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Break the ice with team members and encourage a healthy virtual working environment.

Overview Training sessions and team building activities that involve and engage attendees are a challenge when your group meets regularly. Your participants have different levels of knowledge and need. Additionally, they have different numbers of reporting staff members and the professionalism and experience of their reporting employees ranges widely. Yet, for team ...

Introduce new teams and/or team members and foster communication.

Assign a game leader for this activity. Have team members email the game leader an interesting story from their past. The story can be work related or from one's personal life. The game leader then copies all the stories into a single new email, taking care to remove any names or other details that may give away the storyteller's identity. Encourage team members ...

Entertain your team and have a good time with each other.

This is a simple exercise to lift people out of habitual thought patterns, and to encourage deep evaluation of personal aims, values, purpose and meaning. For groups of any size. Encourage post-activity feedback, review, sharing and discussion (or not), as appropriate, depending group/teams size, facilitators and time available. Encourage and enable follow-up ...

Break the ice with team members and encourage a healthy virtual working environment.

Need a quick, no preparation ice breaker that works like a charm to break the ice in a meeting or training session? Highly adaptable, this ice breaker leads the participants right into the content of your meeting or training class. Here is my one word ice breaker and my suggestions about how to endlessly adapt this ice breaker to your participants' needs. One Word ...

Improve the Team Leader's abilities.

Before disconnecting your conference call at the end of your next meeting, allow a few minutes for team members to provide praise for others who have helped them out during the past week or performed some action worthy of recognition. The first time, be prepared with your own praise and recognition to get the process started. Doing this at the conclusion of each ...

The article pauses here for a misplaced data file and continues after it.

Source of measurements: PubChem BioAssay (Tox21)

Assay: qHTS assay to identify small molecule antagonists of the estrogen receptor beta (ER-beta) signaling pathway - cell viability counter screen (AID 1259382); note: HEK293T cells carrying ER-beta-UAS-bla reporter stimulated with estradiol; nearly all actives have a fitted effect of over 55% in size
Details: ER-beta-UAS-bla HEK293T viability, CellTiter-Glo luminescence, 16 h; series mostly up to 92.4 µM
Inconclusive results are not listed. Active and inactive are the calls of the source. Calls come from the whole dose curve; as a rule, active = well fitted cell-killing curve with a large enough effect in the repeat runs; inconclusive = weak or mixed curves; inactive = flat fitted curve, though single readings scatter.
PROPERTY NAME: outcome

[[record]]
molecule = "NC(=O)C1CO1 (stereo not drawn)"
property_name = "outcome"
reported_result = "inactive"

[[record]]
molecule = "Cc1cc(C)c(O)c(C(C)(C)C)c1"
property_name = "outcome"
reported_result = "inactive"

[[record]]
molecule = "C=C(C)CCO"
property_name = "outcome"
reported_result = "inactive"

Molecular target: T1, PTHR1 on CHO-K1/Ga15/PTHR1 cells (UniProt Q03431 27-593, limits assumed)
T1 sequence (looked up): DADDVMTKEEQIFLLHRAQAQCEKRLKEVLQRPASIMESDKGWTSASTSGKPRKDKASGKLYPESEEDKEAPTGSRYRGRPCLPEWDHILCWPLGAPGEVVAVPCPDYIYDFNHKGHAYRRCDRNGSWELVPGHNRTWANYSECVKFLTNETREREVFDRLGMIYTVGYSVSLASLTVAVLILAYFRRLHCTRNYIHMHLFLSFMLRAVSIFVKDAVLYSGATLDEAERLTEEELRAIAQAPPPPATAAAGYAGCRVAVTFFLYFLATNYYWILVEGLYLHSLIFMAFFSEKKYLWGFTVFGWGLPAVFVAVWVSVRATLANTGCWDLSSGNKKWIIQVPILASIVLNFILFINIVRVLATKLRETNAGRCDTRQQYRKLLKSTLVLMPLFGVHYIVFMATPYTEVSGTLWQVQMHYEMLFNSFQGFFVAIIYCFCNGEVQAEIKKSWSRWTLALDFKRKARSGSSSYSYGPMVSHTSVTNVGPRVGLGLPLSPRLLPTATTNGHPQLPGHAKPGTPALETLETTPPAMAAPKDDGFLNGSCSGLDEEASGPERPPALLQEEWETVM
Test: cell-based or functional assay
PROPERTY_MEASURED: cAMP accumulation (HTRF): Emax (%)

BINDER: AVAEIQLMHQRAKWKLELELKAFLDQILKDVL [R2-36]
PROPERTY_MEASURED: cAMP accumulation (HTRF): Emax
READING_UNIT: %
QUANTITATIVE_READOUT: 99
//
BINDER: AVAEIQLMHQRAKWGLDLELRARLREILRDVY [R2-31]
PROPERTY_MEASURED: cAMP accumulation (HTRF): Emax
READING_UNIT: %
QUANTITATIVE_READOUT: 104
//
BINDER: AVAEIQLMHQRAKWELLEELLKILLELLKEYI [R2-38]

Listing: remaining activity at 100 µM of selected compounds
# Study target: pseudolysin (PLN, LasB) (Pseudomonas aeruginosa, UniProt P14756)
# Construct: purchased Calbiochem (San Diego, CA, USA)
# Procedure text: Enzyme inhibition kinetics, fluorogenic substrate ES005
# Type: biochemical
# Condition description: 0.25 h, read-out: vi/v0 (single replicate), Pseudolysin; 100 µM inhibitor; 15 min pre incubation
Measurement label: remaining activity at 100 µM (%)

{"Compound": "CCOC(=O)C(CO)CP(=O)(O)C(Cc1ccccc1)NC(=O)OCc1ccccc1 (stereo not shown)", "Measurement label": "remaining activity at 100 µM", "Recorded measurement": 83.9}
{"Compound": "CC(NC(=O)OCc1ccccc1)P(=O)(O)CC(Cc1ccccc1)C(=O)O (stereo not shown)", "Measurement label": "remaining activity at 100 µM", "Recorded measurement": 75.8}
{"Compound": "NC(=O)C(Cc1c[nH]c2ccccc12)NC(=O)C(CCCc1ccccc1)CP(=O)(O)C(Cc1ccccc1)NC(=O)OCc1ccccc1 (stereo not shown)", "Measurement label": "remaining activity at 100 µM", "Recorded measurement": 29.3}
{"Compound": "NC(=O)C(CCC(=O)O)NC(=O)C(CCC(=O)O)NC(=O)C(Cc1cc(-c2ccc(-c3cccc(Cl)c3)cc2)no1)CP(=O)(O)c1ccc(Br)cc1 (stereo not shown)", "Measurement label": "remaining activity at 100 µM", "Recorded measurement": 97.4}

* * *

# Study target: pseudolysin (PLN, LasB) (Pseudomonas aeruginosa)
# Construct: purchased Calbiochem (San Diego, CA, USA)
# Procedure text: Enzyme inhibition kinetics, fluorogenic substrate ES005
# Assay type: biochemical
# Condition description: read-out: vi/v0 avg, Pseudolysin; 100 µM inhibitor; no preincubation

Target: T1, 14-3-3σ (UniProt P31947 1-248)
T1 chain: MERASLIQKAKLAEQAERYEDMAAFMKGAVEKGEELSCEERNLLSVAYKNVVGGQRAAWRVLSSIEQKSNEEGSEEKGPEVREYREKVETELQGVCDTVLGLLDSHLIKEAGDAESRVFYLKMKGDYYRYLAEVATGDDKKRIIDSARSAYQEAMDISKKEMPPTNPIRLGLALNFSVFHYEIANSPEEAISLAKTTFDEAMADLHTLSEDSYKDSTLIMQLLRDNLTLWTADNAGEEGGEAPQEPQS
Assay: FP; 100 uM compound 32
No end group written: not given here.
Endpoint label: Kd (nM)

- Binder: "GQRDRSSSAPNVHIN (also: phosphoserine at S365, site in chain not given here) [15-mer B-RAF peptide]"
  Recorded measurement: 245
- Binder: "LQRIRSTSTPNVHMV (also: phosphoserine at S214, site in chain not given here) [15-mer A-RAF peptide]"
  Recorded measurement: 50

Activate the connection between team members.

Set Up Have group divide into pairs (or groups of three with one person as an observer) and sit on the floor back to back. Give one person the clipboard and a pencil. Give the other part of the pair the template of the shape to be drawn. DirectionsThe individual with the template has to get their partner to draw an exact duplicate of the shape drawn on their ...

Entertain your team and have a good time with each other.

In the performing stage, the team has a clear picture of the team's purpose and is focused on reaching their goal. This is a great time to inject a little fun, and at the same time, provide a way for team members to continue to deepen their relationships. As leader, kick off the idea by beginning a team meeting with a song that has significant meaning for you. ...

Introduce new teams and/or team members and foster communication.

Want to know more about creating quick, fun ice breakers or activity for training sessions, team building sessions, and regular meetings? At the same time, there is a place for a fun ice breaker or activities whose only purpose is to help session attendees know and appreciate each other. Here is an ice breaker that requires some time in preparation, but is quick and ...

Break the ice with team members and encourage a healthy virtual working environment.

Divide the meeting participants into groups of four people by having them number off, one through four. Have your number ones sit with the other ones and so forth. (You do this because people generally begin a meeting by sitting with the people they already know best.) Tell the newly formed groups that their assignment is to look back over their work careers and ...

Break the ice with team members and encourage a healthy virtual working environment.

Divide the meeting participants into groups of four or five people by having them number off. (You do this because people generally begin a meeting by sitting with the people they already know best.) Tell the newly formed groups that their assignment is to share their five favorite movies of all time, or their five favorite novels, or their five least liked films, ...
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